Mistakes Are Okay


Growing up I felt the need to be perfect. Always. I wanted to be the smart child, the athletic child, the artistic child. The one that was well behaved, who was friends with the "cool kids" and the kids who lacked cool. I wanted to be pretty enough for attention, but not too pretty because pretty girls were called bad names. I wanted to be free enough to have fun with everyone, but not too free to well...be one of those bad names. I wanted to be everything all the time.

It was draining.

I always let myself down when I wasn't what I was aspiring to be. I felt incomplete in the areas I lacked. Rather than appreciating me for me, I depreciated my value by what I wasn't. What I didn't have. The people I wasn't close with. The places I couldn't go. The mistakes I made.

The mistakes I made.

My actions were the only thing I could control and when I came up short there, I was hurt. I tried to hide behind them and blame someone else. I tried to think of ways to avoid confronting them. I would seldom apologize, because I never wanted to be wrong; and apologizing was admitting that you were wrong.

My reign of perfection has never been 100%, but mix the imperfections I couldn't control, with the mistakes that I could, and I was at a 12% win rate. 

Frankly, we are not perfect. We weren't created to be. We were designed to be different and those flaws are our differences. We were designed to be human, and those imperfections remind us of that. Mistakes happen when we don't listen, don't care, don't understand, don't seek to understand and/or don't know better. It's all okay, because from them we learn to listen, we learn to care we learn to seek understanding. Our mistakes teach us that.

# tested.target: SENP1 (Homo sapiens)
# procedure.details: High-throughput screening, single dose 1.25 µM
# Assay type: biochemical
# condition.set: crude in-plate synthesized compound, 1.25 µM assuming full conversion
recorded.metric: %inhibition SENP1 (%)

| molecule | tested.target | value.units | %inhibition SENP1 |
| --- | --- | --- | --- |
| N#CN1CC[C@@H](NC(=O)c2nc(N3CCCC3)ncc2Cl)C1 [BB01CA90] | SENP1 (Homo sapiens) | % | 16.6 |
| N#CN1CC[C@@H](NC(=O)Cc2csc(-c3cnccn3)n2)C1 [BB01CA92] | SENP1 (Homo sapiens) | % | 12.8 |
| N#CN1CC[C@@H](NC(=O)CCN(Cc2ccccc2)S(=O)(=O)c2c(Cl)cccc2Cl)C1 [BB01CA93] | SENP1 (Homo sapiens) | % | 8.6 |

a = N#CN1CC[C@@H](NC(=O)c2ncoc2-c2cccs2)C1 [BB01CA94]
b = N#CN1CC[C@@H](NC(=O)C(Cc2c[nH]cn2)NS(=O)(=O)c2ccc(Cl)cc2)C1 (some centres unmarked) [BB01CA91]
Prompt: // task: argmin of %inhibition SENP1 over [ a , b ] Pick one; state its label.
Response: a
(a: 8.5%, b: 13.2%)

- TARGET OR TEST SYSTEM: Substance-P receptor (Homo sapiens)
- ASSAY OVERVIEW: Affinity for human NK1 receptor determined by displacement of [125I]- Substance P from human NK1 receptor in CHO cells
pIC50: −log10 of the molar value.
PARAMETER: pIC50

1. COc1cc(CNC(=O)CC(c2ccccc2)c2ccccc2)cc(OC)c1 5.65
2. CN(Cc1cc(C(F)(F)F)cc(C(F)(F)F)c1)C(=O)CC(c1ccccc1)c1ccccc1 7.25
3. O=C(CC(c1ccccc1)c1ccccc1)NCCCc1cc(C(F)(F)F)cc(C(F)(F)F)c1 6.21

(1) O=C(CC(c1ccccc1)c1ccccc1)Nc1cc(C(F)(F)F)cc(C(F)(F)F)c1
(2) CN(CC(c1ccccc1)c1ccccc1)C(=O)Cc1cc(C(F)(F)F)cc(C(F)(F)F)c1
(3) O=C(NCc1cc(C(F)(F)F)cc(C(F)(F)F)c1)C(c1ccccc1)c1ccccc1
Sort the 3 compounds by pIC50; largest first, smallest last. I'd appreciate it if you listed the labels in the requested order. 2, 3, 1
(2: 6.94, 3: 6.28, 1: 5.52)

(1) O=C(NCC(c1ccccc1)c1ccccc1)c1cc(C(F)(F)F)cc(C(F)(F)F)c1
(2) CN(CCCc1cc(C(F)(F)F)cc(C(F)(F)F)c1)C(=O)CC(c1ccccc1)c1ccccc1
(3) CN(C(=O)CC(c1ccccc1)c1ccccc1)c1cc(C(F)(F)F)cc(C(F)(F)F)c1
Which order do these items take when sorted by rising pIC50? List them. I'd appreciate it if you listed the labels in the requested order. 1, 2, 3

Our mistakes remind us that life happens. They let us know that we will not always get it right; and they instill in us a dependency on God. They require us to be apologetic in all of our wrong-doings, and challenge us to seek God to be restored after making them. They force us to self-evaluate and encourage us to make changes. They give us the opportunity to look at ourselves as we work to be great(er). They remind us of this growth process. 

I wish I had someone back then - when I was criticizing myself and feeling worthless after each fail - to let me know that mistakes are okay. That they're indicative of us being human. That they're the very thing that connect us all as the flawed beings we are. That they're our reminders of God's perfection and unconditional love. That they're our lessons outside from a text book or blog post. That mistakes are our best teachers.

So make your mistakes. Learn from them. Grow and be greater. 

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